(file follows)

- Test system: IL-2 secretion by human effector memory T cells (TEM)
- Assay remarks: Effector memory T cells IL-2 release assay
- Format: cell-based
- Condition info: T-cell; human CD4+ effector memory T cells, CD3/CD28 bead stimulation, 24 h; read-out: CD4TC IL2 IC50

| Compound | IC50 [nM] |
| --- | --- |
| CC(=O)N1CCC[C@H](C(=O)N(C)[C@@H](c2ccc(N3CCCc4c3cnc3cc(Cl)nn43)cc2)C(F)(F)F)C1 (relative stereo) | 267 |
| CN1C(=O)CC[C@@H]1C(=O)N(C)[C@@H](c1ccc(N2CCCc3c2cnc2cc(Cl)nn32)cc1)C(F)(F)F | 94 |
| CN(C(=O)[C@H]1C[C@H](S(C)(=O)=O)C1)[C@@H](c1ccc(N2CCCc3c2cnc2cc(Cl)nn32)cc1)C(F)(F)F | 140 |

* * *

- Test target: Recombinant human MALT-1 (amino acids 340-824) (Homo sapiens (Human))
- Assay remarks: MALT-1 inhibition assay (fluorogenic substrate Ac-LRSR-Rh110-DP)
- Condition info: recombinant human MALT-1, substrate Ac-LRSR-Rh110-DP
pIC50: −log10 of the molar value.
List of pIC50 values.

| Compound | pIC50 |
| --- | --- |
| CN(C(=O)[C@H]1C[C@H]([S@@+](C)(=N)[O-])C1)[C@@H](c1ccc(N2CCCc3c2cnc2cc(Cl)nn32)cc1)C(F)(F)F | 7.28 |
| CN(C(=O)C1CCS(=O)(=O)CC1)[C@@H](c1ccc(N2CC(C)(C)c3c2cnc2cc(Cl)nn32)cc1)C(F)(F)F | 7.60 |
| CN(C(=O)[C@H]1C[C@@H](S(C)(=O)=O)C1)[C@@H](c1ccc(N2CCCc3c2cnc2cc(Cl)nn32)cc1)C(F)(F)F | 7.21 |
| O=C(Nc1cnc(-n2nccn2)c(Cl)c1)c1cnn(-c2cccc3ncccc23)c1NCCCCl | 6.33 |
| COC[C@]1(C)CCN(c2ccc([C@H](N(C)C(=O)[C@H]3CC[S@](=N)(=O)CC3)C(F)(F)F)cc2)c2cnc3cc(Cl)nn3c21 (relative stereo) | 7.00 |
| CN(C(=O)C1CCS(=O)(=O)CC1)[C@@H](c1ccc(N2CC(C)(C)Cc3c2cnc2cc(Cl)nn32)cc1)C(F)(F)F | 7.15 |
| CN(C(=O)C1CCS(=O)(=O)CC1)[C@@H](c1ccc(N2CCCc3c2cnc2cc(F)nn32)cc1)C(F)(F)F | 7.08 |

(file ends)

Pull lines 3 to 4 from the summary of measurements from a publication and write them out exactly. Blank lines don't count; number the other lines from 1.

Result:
- Format: cell-based
- Condition info: T-cell; human CD4+ effector memory T cells, CD3/CD28 bead stimulation, 24 h; read-out: CD4TC IL2 IC50